The Plant Systematics course at Penn State University was reformatted in 1995 based on a three-dimensional model. It now includes several collaborative learning activities: a learning fair hosted by the enrolled students for elementary school students; applied laboratory exercises; and applied laboratory examinations. Each activity has a specific objective and was constructed to strengthen teaching effectiveness and to aid students in developing useful skills for future employment. A survey was administered to students enrolled in the course from 2003 through 2005 in part to assess the collaborative learning activities. Most students “strongly agreed” or “agreed” that they liked working in collaborative groups and learned from other group members. Students preferred working in groups for laboratory examinations more than for the Asteraceae Fair and learned more from their peers while completing the laboratory exercises than in laboratory examinations. Student participation in the lecture portion of the course increased as collaborative learning activities were completed. Camaraderie with peers through group work may have created an atmosphere conducive to participation and/or involvement during lectures. Organization and planning were vital to the success of these activities, as were using small groups and providing adequate incentives for completing activities. These activities engaged students to become active participants in the teaching and learning process.

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Samia Lotfy, Francois Luro, Françoise Carreel, Yann Froelicher, Delphine Rist, and Patrick Ollitrault

Somatic hybridization allows the creation of new patterns of nuclear, mitochondrial and chloroplastic association. It is therefore necessary to master cytoplasmic molecular markers to determine the genetic origin of both organelles of plantlets obtained from protoplasts fusion. In the case of Citrus and related genera, only southern blot hybridization and restriction fragment-length polymorphism (RFLP) techniques were used for this task until now. Here, we describe the use in the Aurantioideae subfamily, of a simple and non labeling cleaved amplified polymorphic sequence (CAPS) technique, to determine the cytoplasmic genome origin of intergeneric somatic hybrids. Mitochondrial and chloroplastic universal primers previously selected for population genetic studies in Quercus by Demesure et al. (1995) are used with some modifications. The variability of cytoplasmic genome among somatic fusion partners is detected by coupling amplification and restriction reactions. Digested DNA fragments are analyzed by agarose gel electrophoresis (PCR-RFLP). This technique has been applied for the analysis of the cytoplasmic constitution of somatic hybrids arising from intergeneric, intersubtribal and intertribal combinations. Systematic transmission of the mitochondria from protoplasts isolated from embryogenic callus parents was confirmed.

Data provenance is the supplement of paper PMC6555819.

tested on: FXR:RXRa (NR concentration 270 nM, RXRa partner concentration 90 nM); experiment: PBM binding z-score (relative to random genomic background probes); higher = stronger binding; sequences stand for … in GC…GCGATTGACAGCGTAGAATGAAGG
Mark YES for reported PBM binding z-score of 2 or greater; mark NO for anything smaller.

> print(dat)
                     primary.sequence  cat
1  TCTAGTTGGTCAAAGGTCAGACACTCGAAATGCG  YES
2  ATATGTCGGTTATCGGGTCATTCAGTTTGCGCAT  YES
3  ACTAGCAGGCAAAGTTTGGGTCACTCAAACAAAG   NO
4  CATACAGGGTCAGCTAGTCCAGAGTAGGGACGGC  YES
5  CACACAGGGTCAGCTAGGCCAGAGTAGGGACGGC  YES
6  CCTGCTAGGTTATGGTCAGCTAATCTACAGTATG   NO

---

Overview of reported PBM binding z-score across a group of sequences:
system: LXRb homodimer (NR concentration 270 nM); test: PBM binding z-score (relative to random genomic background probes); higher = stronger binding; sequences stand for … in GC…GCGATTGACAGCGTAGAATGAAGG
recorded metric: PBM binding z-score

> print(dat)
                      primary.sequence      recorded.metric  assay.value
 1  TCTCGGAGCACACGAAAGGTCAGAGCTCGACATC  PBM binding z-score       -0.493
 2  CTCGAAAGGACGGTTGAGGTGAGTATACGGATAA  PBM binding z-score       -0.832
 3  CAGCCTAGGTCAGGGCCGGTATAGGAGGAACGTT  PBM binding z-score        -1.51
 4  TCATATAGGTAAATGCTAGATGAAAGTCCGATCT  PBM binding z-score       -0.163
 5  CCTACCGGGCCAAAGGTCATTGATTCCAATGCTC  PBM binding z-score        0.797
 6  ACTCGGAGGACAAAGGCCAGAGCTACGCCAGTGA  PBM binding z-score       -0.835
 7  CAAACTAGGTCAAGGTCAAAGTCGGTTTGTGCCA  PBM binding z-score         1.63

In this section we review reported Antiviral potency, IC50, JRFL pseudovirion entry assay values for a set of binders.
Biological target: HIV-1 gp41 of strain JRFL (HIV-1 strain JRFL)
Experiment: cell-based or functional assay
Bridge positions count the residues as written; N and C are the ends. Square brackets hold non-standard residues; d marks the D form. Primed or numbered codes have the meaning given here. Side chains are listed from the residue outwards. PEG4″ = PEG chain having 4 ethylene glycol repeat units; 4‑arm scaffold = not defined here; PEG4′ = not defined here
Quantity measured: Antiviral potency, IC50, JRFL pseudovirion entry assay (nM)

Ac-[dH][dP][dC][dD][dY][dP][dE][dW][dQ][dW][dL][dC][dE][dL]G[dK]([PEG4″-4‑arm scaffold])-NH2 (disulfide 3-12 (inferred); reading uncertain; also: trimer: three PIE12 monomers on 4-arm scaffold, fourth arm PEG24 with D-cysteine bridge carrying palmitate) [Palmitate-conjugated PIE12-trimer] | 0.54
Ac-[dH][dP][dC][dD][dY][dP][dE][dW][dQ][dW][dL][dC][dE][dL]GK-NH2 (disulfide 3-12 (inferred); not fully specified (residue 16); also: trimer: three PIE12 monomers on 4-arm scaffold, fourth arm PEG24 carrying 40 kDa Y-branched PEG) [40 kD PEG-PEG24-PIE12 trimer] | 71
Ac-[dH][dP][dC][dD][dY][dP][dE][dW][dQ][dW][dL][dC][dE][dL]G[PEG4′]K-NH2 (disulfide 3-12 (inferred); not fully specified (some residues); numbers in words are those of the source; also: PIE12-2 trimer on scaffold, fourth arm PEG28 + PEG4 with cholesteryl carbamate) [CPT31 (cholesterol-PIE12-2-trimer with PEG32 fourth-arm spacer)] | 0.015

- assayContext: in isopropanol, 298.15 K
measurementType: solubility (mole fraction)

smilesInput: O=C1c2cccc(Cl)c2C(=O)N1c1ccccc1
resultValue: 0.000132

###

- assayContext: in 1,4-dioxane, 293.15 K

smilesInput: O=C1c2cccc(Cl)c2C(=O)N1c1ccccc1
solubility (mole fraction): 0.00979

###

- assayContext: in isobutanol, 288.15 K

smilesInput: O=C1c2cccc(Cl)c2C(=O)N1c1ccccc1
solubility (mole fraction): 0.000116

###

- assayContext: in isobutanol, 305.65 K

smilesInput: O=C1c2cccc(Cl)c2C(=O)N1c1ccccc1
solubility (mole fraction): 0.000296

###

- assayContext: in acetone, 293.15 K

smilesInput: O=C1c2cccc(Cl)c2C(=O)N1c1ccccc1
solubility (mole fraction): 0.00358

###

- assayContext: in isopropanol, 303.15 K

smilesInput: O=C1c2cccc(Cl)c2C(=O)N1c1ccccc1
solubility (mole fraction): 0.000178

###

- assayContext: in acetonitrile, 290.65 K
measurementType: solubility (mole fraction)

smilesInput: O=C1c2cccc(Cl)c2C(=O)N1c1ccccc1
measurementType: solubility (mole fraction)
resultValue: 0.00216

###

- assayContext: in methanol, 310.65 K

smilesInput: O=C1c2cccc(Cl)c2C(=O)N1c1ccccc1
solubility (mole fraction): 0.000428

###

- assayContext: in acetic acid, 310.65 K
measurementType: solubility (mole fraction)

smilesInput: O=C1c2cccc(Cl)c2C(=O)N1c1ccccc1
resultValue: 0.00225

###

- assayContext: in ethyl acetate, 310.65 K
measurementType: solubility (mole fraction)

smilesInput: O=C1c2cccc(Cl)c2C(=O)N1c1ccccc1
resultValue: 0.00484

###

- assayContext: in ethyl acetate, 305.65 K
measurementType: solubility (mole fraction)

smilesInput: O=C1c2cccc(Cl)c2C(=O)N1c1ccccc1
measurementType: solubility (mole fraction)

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E.H. Simonne, J.T. Eason, J.A. Pitts, and J.T. Owen

Bell pepper (Capsicum annuum L.) fruit are typically green in color at the immature stage, 1/3 and 2/3 colored during ripening, and red at maturity. However, this sequence does not apply to new varieties with immature colors of white or purple, intermediate colors of brown or black, and mature colors of yellow or orange. The study of physiological changes during ripening in such cultivars requires the description of color changes. Therefore, color changes of new bell pepper varieties were evaluated by subjective description and objective measurement of L, a, and b. Color changes were described with a five-color stage scale. L, a, and b were affected significantly by variety (P < 0.01), and a and b were affected significantly by color stage (P = 0.95, 0.01, and 0.01 for L, a, and b, respectively). Location and cultivar*location had no significant effect. For each cultivar, differences in a and b values defined color stages that were clearly identifiable. When plotted, color measurements (a and b) were in good agreement with the verbal descriptions. Therefore, measurements of L, a, and b are not systematically necessary when referring to bell pepper colors.

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S.S. Miller, R.W. McNew, B.H. Barritt, L. Berkett, S.K. Brown, J.A. Cline, J.M. Clements, W.P. Cowgill, R.M. Crassweller, M.E. Garcia, D.W. Greene, G.M. Greene, C.R. Hampson, I. Merwin, D.D. Miller, R.E. Moran, C.R. Rom, T.R. Roper, J.R. Schupp, and E. Stover